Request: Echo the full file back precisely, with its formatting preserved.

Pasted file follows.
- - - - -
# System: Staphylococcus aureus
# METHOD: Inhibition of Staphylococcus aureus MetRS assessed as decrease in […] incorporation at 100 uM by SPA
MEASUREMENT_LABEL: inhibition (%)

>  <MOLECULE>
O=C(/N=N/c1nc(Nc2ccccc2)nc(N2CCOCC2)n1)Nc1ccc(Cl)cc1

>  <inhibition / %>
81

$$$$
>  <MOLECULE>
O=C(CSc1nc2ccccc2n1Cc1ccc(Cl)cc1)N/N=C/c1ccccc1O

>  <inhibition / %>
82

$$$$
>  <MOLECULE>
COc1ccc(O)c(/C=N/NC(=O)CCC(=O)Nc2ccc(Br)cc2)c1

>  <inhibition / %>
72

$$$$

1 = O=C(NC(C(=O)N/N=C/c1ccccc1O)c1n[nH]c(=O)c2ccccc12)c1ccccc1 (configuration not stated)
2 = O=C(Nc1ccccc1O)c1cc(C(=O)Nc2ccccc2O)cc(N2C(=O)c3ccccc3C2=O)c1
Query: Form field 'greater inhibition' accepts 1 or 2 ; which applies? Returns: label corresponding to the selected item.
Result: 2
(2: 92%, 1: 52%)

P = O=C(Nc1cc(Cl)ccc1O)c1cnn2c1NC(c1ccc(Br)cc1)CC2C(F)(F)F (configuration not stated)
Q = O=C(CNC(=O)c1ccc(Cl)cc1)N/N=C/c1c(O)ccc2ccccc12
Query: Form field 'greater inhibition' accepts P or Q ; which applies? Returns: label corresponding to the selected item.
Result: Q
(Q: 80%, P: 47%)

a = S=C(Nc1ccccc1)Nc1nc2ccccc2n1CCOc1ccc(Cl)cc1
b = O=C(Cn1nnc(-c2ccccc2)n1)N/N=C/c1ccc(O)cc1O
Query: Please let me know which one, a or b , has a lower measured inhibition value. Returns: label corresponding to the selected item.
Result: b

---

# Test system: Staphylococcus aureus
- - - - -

# System: Staphylococcus aureus
# METHOD: Inhibition of Staphylococcus aureus MetRS assessed as decrease in […] incorporation at 100 uM by SPA
MEASUREMENT_LABEL: inhibition (%)

>  <MOLECULE>
O=C(/N=N/c1nc(Nc2ccccc2)nc(N2CCOCC2)n1)Nc1ccc(Cl)cc1

>  <inhibition / %>
81

$$$$
>  <MOLECULE>
O=C(CSc1nc2ccccc2n1Cc1ccc(Cl)cc1)N/N=C/c1ccccc1O

>  <inhibition / %>
82

$$$$
>  <MOLECULE>
COc1ccc(O)c(/C=N/NC(=O)CCC(=O)Nc2ccc(Br)cc2)c1

>  <inhibition / %>
72

$$$$

1 = O=C(NC(C(=O)N/N=C/c1ccccc1O)c1n[nH]c(=O)c2ccccc12)c1ccccc1 (configuration not stated)
2 = O=C(Nc1ccccc1O)c1cc(C(=O)Nc2ccccc2O)cc(N2C(=O)c3ccccc3C2=O)c1
Query: Form field 'greater inhibition' accepts 1 or 2 ; which applies? Returns: label corresponding to the selected item.
Result: 2
(2: 92%, 1: 52%)

P = O=C(Nc1cc(Cl)ccc1O)c1cnn2c1NC(c1ccc(Br)cc1)CC2C(F)(F)F (configuration not stated)
Q = O=C(CNC(=O)c1ccc(Cl)cc1)N/N=C/c1c(O)ccc2ccccc12
Query: Form field 'greater inhibition' accepts P or Q ; which applies? Returns: label corresponding to the selected item.
Result: Q
(Q: 80%, P: 47%)

a = S=C(Nc1ccccc1)Nc1nc2ccccc2n1CCOc1ccc(Cl)cc1
b = O=C(Cn1nnc(-c2ccccc2)n1)N/N=C/c1ccc(O)cc1O
Query: Please let me know which one, a or b , has a lower measured inhibition value. Returns: label corresponding to the selected item.
Result: b

---

# Test system: Staphylococcus aureus